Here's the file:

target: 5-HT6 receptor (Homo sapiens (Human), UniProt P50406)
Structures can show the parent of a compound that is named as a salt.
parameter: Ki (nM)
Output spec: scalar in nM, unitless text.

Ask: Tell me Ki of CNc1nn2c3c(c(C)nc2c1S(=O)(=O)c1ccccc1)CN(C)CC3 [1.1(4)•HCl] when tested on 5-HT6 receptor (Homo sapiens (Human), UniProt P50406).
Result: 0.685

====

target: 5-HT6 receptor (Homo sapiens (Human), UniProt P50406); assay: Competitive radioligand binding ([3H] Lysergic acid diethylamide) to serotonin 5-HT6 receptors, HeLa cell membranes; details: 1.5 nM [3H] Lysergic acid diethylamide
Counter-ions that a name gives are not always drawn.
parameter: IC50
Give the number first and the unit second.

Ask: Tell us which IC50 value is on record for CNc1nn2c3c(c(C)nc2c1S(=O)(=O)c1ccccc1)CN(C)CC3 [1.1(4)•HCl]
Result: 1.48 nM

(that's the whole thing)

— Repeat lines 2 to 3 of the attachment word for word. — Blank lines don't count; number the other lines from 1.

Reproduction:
Structures can show the parent of a compound that is named as a salt.
parameter: Ki (nM)